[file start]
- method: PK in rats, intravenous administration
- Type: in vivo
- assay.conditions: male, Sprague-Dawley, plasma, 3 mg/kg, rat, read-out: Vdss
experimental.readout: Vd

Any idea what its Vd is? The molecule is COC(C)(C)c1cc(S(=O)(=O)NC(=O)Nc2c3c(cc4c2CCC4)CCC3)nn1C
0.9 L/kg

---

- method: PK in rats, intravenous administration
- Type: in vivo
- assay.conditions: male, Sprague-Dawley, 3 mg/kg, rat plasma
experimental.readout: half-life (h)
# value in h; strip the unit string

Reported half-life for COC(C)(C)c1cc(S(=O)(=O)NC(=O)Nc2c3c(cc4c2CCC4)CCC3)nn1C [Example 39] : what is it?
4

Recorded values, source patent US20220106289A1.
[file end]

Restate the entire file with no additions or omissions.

- method: PK in rats, intravenous administration
- Type: in vivo
- assay.conditions: male, Sprague-Dawley, plasma, 3 mg/kg, rat, read-out: Vdss
experimental.readout: Vd

Any idea what its Vd is? The molecule is COC(C)(C)c1cc(S(=O)(=O)NC(=O)Nc2c3c(cc4c2CCC4)CCC3)nn1C
0.9 L/kg

---

- method: PK in rats, intravenous administration
- Type: in vivo
- assay.conditions: male, Sprague-Dawley, 3 mg/kg, rat plasma
experimental.readout: half-life (h)
# value in h; strip the unit string

Reported half-life for COC(C)(C)c1cc(S(=O)(=O)NC(=O)Nc2c3c(cc4c2CCC4)CCC3)nn1C [Example 39] : what is it?
4

Recorded values, source patent US20220106289A1.